Shell shock. Battle fatigue. Post-traumatic Stress Disorder. Society seems to have only started to take the condition seriously within the last few years. In Laurence Bartram’s time, just after the first World War, it was just considered weakness and cowardice and nerves. After the war, Laurence, like so many other men of his generation, struggles to fit back into civilian life. His wife and infant son died while he was in France. His inheritance means that he doesn’t have to work. His only occupation is working, desultorily, on a book about church architecture. Then a letter arrives from an old acquaintance and suddenly, Laurence Bartram is recalled to life to investigate the suicide of a former school friend. I picked up Elizabeth’s Speller’s The Return of Captain John Emmett because I enjoyed The First of July so much. Speller has a knack for brilliant plotting that takes one in unexpected directions.
The letter from Mary Emmett, the eponymous John Emmett’s sister, summons Laurence out to rural England. John has always been a mysterious figure, even to his own family. Even before the war, the Emmetts had somewhat lost track of their only son. They knew he’d been engaged to a German woman, but that’s about the last thing they know for sure about John. He was even more quiet after he got back from the war. The Emmetts thought that some time at a local sanatorium would help bring John back to himself. The next thing they know, John is found in the woods, miles from the hospital, dead from a fatal gunshot. All Mary and her family want to know is why.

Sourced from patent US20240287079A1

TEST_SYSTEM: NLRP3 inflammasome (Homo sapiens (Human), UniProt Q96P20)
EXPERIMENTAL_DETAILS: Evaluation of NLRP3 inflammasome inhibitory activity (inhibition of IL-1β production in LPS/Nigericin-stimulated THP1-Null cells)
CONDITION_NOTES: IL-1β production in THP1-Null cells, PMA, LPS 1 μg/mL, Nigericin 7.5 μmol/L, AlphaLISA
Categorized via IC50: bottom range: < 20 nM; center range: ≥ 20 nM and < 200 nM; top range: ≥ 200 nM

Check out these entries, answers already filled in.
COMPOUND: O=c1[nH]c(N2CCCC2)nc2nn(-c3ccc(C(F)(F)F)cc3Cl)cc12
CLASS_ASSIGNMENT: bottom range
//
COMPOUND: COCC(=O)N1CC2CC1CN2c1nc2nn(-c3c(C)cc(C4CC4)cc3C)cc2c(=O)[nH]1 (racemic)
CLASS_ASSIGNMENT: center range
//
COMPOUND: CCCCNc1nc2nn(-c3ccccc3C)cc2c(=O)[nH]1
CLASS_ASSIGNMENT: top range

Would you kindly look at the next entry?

Laurence is not a trained detective. He used to be a school teacher before he went to war. Still, Laurence seems to fall into being an investigator like a natural. He has a knack for asking questions and getting people to talk to him. His friend, Charles, a huge reader of mystery novels, gets into the spirit of things and helps Laurence by tapping into his connections when Laurence needs information.
Nothing is straightforward. The more Laurence learns, the less things add up. How did John get so far away from the sanatorium? How did he get a gun? Why are so many of John’s former veterans also dead of gunshot wounds? There are three plausible solutions to what happened to John, but every time Laurence gets close, a new piece of evidence comes up that blows up his nascent theories. As the weeks roll by, it becomes clear that John’s participation in a firing squad during the war is at the heart of John’s later death.
Laurence and Charles have to figure out how to be detectives and what to do once they figure things out. I’ve noticed in a lot of other mystery novels featuring amateur detectives that the amateurs are a little too skilled to be believed. The Return of Captain John Emmett is not a conventional mystery. Nothing is too easy in this book. The whole book is delightfully complex, much more complex than most other mysteries I’ve ever read. It feels more real than most fiction.
I’m glad there’s already a sequel out.